"Part of the goal of the grant is to grow a campus," Manna says.

Source: Martin Manna, executive director, Chaldean American Chamber of Commerce and Chaldean Community Foundation.
Writer: Kim North Shine

Field of dreams coming to life in Plymouth

Where now there's nothing but a field behind Central Middle School in Plymouth by August there will be a baseball field, concession stands, bathrooms -- all of it creating a special place for special needs kids who want to play sports but don't have a place to do it.

The Miracle League of Plymouth is building the $1.1-million park and broke ground on it last week. Hundreds of small donations and major contributions, including a $250,000 grant from the state, are making the Miracle League park happen. The Rotary Club of Plymouth sponsors the Miracle League.

Deb Madonna, co-chair of the Plymouth Miracle League, says a park like this complements and adds to the local fairs, markets, shows, and special events that bring people out into the community.
Most importantly it lets the families of special needs children "hear the answer yes for once," when they ask to let their children join in, says Madonna, who co-chairs with Bob Bilkie, whose family's Bilkie Family Foundation recently gave $150,000 for the naming rights of the park: Bilkie Family Park.

Plymouth's Miracle League field will be one of several in Michigan, including one in Southfield, which draws visitors from the region and beyond, and one in Mid-Michigan that is expected to open in June.

The project means a 20-year lease of the land to the league by the school district and at least half a million dollars to build the field and grounds.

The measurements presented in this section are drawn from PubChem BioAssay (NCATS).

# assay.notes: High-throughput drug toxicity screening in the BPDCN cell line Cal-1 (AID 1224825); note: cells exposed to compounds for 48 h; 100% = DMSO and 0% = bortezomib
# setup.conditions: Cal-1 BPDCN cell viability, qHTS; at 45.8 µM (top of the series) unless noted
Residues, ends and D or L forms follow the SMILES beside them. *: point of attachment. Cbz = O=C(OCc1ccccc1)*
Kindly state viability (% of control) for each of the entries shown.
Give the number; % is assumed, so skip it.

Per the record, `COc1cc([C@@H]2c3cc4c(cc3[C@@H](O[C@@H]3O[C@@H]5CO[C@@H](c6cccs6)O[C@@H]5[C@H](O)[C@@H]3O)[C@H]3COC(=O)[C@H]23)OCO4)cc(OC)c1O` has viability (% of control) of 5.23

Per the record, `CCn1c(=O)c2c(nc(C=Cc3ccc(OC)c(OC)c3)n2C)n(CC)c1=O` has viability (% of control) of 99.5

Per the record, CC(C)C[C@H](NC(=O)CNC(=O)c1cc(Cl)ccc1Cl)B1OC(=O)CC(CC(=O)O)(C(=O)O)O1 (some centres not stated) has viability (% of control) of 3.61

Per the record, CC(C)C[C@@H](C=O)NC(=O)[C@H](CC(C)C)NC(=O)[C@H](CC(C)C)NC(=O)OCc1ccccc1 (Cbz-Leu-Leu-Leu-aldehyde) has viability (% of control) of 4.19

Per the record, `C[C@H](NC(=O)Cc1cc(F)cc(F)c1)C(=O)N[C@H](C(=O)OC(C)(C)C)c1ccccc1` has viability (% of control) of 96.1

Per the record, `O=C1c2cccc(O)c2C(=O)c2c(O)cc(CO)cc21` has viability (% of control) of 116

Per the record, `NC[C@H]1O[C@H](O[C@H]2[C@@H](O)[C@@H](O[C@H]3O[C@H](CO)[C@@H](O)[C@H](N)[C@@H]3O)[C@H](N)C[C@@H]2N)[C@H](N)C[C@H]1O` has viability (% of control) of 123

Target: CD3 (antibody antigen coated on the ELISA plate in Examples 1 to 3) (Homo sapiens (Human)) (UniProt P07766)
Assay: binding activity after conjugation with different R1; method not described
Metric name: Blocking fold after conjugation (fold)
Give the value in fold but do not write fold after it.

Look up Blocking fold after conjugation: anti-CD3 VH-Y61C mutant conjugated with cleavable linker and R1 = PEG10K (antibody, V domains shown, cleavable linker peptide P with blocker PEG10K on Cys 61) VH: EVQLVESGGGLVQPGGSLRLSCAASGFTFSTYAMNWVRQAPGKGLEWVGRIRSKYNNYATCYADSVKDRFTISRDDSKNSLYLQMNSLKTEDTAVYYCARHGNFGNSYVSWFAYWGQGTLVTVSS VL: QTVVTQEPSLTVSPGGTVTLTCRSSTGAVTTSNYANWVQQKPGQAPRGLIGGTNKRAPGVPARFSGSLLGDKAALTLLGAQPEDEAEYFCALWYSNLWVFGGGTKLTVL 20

"It's perfect use for this land, and the impact on the community is huge, especially in these economic times," Madonna says. "This is a private-public partnership to say, 'Hey come to Plymouth,' like you say, 'Come to Michigan, it's huge'"

"And then there's the whole other level of what it does for these families who many times are traipsing who know where to find some kind of therapeutic outlet for their child. We want those parents to know we did this for their children. This was first and foremost in our mind. There was no other purpose for this project except to have kids out there playing baseball."

Source: Debra Madonna, co-chair Plymouth Miracle League
Writer: Kim North Shine

Lake St. Clair water trail to beckon kayakers, paddlers

By August, a water trail along Lake St. Clair should be ready to welcome kayakers and water paddlers and potentially bring a wave of prosperity to Macomb County communities located along the path.